TUNISIA (VOP TODAY NEWS) — Nearly 60 migrants, mostly from Bangladesh, died when their boat capsized on Friday night off the coast of Tunisia, the Tunisian Red Crescent Society said.
The drowning incident occurred in the Mediterranean Sea, where the operations of the European Union’s Sophia anti-smuggling operation have stopped and most humanitarian aid ships are facing difficulties in reaching them.
“The migrants (who were rescued) made it clear on Thursday evening that they were on board a large vessel carrying about 75 people from Zuwara,” the port said in a statement. Km west of Tripoli.
“They were then taken to a smaller rubber boat that was packed and overturned ten minutes later, around midnight.”
“Migrants said they spent eight hours in the cold water and rescued them from Tunisian fishermen who then called the Tunisian navy,” he said.
For its part, the Tunisian Defense Ministry said three bodies were recovered Friday by military vessels sent to the site. Three ships will continue search operations on Saturday, a ministry spokesman told AFP.
Among the survivors were 14 Bangladeshis, including a minor, a Moroccan and an Egyptian, the Red Crescent said, adding that hope was missing in finding other migrants.
Those Red Crescent survivors reported that the boat that should have gone to Italy was carrying only men, including 51 Bangladeshis, three Egyptians and a number of Moroccans, as well as Chadian and other countries.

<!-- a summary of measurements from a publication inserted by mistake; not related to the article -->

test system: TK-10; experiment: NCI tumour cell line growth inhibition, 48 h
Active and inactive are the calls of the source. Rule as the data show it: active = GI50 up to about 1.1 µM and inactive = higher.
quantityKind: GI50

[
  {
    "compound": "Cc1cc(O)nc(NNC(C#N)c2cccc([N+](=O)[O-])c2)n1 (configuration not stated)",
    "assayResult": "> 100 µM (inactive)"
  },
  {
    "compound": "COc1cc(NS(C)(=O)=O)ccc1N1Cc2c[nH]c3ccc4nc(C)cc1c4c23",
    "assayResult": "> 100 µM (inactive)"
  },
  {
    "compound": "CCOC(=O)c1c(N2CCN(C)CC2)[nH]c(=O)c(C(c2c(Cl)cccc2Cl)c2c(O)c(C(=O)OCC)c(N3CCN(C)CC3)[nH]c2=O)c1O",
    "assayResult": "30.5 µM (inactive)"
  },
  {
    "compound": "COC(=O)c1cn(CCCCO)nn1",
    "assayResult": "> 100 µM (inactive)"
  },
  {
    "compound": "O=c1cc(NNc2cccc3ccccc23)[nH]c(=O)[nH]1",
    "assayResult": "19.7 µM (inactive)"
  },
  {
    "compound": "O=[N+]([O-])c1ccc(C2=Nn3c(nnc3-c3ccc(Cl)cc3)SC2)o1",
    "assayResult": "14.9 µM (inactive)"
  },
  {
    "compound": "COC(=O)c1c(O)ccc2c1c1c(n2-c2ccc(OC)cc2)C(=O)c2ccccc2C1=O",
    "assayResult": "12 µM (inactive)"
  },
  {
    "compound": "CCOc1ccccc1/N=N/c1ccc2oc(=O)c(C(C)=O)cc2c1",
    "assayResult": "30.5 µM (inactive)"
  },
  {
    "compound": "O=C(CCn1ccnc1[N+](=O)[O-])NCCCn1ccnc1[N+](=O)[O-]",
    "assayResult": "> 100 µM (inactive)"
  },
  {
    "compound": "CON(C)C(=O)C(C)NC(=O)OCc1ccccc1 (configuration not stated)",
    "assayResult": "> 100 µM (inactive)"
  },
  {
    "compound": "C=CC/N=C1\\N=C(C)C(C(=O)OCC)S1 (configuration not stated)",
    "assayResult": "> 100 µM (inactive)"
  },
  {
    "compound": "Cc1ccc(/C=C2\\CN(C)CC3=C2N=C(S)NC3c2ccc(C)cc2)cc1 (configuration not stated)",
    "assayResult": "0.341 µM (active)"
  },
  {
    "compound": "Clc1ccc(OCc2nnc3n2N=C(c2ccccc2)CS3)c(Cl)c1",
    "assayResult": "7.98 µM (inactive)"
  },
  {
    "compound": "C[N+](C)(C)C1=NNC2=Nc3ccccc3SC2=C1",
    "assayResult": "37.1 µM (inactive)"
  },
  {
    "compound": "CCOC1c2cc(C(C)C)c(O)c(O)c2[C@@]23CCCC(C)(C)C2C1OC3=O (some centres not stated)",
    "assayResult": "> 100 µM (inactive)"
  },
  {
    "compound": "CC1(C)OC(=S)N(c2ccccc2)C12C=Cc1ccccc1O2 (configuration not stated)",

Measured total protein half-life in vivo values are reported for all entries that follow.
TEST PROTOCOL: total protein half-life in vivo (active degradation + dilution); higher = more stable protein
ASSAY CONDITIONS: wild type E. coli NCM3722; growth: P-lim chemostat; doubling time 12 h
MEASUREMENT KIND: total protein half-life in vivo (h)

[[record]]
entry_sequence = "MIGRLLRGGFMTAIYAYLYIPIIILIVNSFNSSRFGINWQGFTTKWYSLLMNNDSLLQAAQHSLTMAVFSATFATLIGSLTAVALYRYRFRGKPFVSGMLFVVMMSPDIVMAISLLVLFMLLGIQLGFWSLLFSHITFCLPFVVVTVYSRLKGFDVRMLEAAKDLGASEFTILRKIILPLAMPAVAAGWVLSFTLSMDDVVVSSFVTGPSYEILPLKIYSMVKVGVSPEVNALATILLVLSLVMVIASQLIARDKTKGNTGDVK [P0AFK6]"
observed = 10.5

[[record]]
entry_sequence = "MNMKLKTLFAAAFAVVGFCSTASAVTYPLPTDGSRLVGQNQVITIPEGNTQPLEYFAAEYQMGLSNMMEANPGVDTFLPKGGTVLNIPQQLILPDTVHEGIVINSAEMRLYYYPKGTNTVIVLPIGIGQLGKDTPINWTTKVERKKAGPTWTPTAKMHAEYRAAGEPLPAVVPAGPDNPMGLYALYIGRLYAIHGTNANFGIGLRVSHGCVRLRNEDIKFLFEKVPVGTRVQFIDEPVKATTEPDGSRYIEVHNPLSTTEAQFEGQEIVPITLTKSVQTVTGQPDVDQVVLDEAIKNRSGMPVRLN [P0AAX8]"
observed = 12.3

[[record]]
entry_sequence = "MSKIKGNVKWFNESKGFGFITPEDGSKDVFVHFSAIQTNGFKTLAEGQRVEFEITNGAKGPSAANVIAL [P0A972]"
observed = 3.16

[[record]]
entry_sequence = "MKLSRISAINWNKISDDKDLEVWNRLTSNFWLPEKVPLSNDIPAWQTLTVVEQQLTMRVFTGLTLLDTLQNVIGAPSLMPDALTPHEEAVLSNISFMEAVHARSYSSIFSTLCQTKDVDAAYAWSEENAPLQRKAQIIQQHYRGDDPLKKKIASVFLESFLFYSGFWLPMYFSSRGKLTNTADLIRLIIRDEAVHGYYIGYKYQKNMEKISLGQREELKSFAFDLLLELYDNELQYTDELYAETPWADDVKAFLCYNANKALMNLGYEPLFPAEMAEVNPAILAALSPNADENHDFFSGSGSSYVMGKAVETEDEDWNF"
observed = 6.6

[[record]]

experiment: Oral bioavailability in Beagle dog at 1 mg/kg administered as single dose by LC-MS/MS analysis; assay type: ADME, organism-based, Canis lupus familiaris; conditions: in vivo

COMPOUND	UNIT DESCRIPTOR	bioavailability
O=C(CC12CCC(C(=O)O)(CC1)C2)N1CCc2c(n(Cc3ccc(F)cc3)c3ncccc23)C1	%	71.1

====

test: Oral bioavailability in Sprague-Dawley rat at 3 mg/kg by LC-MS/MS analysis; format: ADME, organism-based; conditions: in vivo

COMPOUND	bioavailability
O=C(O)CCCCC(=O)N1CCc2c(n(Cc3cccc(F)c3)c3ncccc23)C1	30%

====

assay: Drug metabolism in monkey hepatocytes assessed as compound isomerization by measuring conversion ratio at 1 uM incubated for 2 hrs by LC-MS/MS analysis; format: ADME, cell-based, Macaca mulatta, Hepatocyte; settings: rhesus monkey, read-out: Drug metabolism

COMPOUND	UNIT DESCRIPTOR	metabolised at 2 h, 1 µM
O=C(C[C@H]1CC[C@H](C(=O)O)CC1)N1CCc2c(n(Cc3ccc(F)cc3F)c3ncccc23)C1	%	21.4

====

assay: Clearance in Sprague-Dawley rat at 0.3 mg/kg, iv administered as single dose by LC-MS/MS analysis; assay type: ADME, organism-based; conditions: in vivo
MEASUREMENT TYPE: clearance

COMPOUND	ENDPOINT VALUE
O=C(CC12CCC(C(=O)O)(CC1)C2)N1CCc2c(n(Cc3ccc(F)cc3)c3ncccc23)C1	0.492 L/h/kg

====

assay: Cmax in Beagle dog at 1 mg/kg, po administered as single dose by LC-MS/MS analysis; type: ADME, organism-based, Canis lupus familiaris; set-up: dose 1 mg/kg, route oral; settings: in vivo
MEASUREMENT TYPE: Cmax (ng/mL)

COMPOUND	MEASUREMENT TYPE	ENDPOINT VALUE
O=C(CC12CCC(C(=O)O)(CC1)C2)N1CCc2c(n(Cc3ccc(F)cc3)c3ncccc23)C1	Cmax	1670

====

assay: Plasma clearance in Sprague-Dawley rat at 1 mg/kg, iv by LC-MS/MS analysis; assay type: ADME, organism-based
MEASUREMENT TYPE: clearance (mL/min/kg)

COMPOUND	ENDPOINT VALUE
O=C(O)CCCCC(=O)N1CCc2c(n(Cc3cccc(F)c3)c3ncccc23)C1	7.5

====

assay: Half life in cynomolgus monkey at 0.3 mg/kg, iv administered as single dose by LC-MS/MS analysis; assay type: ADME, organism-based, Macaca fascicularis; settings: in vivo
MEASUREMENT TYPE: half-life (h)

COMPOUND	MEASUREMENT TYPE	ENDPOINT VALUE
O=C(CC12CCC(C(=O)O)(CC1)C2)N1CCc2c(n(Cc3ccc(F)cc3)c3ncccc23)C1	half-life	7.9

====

“If the Tunisian hunters did not see them, none of them survived, and we probably did not know about this drowning,” Mounji Salim said.
The United Nations High Commissioner for Refugees (UNHCR) said it regretted “one of the worst incidents in the Mediterranean in recent months” and called on Friday for increased relief capacity throughout the region, with illegal departures resuming, as the weather improves.
“If we do not act now, it is almost certain that we will see new tragedies in the coming weeks and months,” said Vincent Kouchel, Special Envoy of the UN High Commissioner for Refugees in the Mediterranean.
In early 2019, the UN High Commissioner for Refugees (UNHCR) confirmed that “for several years the Mediterranean has been the world’s bloodiest waterway for refugees and migrants, with the death rate rising sharply” in 2018.
The number of humanitarian vessels roaming the area is dwindling due to increasing obstacles in the course of its work. At the end of 2018, MSF and SOS, the average non-governmental organization, were forced to stop the operation of their vessel Aquarius.
This article is written and prepared by our foreign editors writing for VOP from different countries around the world – edited and published by VOP staff in our newsroom.
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